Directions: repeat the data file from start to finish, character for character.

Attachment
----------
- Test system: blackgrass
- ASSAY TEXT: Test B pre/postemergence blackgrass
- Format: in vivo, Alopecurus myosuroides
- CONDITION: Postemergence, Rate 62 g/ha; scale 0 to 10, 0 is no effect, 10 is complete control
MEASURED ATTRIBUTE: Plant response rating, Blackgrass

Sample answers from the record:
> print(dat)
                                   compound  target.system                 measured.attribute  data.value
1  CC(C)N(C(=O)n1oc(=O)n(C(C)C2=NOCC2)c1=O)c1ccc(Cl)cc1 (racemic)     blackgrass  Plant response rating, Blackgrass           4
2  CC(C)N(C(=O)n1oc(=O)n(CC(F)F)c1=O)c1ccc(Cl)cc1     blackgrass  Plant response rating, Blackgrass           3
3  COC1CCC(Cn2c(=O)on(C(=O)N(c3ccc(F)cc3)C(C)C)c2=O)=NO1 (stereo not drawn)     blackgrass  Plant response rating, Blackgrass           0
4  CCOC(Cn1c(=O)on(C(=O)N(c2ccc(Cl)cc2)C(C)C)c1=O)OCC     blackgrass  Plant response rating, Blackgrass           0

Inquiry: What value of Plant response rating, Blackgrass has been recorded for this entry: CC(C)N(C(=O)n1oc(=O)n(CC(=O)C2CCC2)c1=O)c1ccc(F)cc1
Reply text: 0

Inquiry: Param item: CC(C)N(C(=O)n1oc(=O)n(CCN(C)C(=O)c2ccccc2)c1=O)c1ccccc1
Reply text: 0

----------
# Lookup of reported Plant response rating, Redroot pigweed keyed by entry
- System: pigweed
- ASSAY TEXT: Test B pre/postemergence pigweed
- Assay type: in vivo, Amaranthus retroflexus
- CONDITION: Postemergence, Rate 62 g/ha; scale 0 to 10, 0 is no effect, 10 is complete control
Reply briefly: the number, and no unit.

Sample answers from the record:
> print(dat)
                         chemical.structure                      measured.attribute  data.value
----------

- Test system: blackgrass
- ASSAY TEXT: Test B pre/postemergence blackgrass
- Format: in vivo, Alopecurus myosuroides
- CONDITION: Postemergence, Rate 62 g/ha; scale 0 to 10, 0 is no effect, 10 is complete control
MEASURED ATTRIBUTE: Plant response rating, Blackgrass

Sample answers from the record:
> print(dat)
                                   compound  target.system                 measured.attribute  data.value
1  CC(C)N(C(=O)n1oc(=O)n(C(C)C2=NOCC2)c1=O)c1ccc(Cl)cc1 (racemic)     blackgrass  Plant response rating, Blackgrass           4
2  CC(C)N(C(=O)n1oc(=O)n(CC(F)F)c1=O)c1ccc(Cl)cc1     blackgrass  Plant response rating, Blackgrass           3
3  COC1CCC(Cn2c(=O)on(C(=O)N(c3ccc(F)cc3)C(C)C)c2=O)=NO1 (stereo not drawn)     blackgrass  Plant response rating, Blackgrass           0
4  CCOC(Cn1c(=O)on(C(=O)N(c2ccc(Cl)cc2)C(C)C)c1=O)OCC     blackgrass  Plant response rating, Blackgrass           0

Inquiry: What value of Plant response rating, Blackgrass has been recorded for this entry: CC(C)N(C(=O)n1oc(=O)n(CC(=O)C2CCC2)c1=O)c1ccc(F)cc1
Reply text: 0

Inquiry: Param item: CC(C)N(C(=O)n1oc(=O)n(CCN(C)C(=O)c2ccccc2)c1=O)c1ccccc1
Reply text: 0

----------
# Lookup of reported Plant response rating, Redroot pigweed keyed by entry
- System: pigweed
- ASSAY TEXT: Test B pre/postemergence pigweed
- Assay type: in vivo, Amaranthus retroflexus
- CONDITION: Postemergence, Rate 62 g/ha; scale 0 to 10, 0 is no effect, 10 is complete control
Reply briefly: the number, and no unit.

Sample answers from the record:
> print(dat)
                         chemical.structure                      measured.attribute  data.value